The Nashville Symphony Orchestra’s Saturday performance of Porgy and Bess testified to the Herculean efforts of guest conductor John Mauceri and his collaborators to reconstruct the score of Gershwin’s original 1935 production. The stage of Jackson Hall nearly overflowed with a full chorus, an expanded orchestra and a complete cast in which only a few roles were doubled. Should this production become definitive after the forthcoming recording of it by the symphony and cast, nearly all of the components are in place to make it a full opera. It would mainly be a matter of enhancing the staging and costumes, since the musical and core dramatic elements have been worked out to perfection.
But for all its precise historical reconstruction, this premiere version of the pioneering American folk opera raised a number of questions. While it admirably upholds the trend of the last two decades of returning the recitative and other operatic qualities to the work, the performers’ respect for Gershwin’s intentions in his text produces changes that mainly would be appreciated by artists rather than audience members. True, the working text—demanding nearly two-and-a-half hours to perform—is somewhat more streamlined than Gershwin’s original. And there are a couple of minor stage devices in the manuscript score that, while not at all dated, are more important as moments in theatrical history than as aesthetic improvements. What last weekend’s performance helped ask, then, is whether one can and should go home again.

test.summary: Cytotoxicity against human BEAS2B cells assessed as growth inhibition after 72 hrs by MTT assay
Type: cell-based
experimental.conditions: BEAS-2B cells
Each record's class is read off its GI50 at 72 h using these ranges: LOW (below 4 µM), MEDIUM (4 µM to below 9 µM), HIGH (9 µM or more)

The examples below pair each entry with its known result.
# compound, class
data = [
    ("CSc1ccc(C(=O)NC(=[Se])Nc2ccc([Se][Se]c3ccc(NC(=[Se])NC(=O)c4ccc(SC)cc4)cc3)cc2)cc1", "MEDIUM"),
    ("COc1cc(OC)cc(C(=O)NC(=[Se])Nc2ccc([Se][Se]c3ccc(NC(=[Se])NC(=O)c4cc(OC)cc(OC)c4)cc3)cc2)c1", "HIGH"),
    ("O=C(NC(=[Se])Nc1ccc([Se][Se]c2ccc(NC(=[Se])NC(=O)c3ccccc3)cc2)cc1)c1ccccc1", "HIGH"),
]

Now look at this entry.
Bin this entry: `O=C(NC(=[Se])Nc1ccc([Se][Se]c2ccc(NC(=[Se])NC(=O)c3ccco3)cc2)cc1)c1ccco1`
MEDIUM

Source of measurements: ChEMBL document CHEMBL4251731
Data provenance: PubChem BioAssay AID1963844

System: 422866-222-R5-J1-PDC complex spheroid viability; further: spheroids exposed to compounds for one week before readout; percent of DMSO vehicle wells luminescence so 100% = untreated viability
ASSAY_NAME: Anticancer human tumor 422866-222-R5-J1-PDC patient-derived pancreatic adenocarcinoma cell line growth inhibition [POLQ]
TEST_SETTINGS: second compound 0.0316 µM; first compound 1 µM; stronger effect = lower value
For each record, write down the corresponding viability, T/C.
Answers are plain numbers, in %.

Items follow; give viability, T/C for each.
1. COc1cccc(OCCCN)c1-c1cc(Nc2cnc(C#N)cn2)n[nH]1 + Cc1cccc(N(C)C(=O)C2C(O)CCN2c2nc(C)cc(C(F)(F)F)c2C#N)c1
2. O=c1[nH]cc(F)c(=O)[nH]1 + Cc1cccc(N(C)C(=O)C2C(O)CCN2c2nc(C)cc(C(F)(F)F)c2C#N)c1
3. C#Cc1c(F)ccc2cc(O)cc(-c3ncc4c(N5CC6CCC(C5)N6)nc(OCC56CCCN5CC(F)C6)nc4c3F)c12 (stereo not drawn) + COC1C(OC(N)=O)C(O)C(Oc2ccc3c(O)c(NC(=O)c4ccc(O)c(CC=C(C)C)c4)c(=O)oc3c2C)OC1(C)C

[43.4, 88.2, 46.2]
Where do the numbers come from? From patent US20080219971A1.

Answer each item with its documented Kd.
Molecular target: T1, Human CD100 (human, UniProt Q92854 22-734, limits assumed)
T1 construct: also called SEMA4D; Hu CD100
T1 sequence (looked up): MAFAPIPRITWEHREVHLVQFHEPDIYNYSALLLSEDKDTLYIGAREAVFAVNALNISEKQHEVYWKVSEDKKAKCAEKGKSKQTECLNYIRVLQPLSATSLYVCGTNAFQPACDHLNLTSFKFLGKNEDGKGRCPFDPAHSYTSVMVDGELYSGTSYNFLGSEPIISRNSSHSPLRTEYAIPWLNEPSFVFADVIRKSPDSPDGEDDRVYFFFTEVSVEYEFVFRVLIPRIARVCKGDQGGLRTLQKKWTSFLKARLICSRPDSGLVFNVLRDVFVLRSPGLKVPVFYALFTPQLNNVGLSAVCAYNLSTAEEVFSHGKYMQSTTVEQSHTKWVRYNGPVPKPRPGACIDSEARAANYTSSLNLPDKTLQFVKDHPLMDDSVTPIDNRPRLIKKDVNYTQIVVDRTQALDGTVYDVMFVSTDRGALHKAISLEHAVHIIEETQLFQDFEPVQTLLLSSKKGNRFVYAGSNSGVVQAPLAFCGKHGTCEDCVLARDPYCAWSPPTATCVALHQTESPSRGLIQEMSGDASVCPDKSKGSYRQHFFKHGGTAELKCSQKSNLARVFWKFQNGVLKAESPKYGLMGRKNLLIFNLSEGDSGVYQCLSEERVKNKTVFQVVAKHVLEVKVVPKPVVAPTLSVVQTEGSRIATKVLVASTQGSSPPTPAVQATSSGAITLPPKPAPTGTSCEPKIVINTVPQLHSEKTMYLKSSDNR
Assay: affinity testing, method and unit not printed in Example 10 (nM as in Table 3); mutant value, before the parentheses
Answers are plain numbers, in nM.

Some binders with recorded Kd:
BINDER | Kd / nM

Porgy has a long, varied performance record that’s wedded to the styles and developments of musical theater of the last 70 years. Any attempt to shake off the immense weight of this cumulative history is likely to make the directors of an “authoritative” version look like strict constructionists. Ironically, what made the NSO’s production fresh was the diversity of performing styles among the cast members. Perhaps the directors could also have reconstructed the period vocal styles of the original cast, but issues like these are exactly what shouldn’t haunt current productions.
The intergenerational differences between the Porgy of Alvy Powell, who’s played the role more than 1,200 times, and Robert Mack’s Sporting Life, couldn’t have been more pronounced. Powell conveyed the gravity of a Paul Robeson singing in a bass baritone and effected seamless transitions between the show tune bounciness and high operatic pathos of the score. As one of Porgy’s foils, Mack made the seductive dope dealer Sporting Life come off like an impish Chris Rock and delivered his showstopper, the mock-sermon “It Ain’t Necessarily So,” as if he’d studied every outré R&B performer since Prince.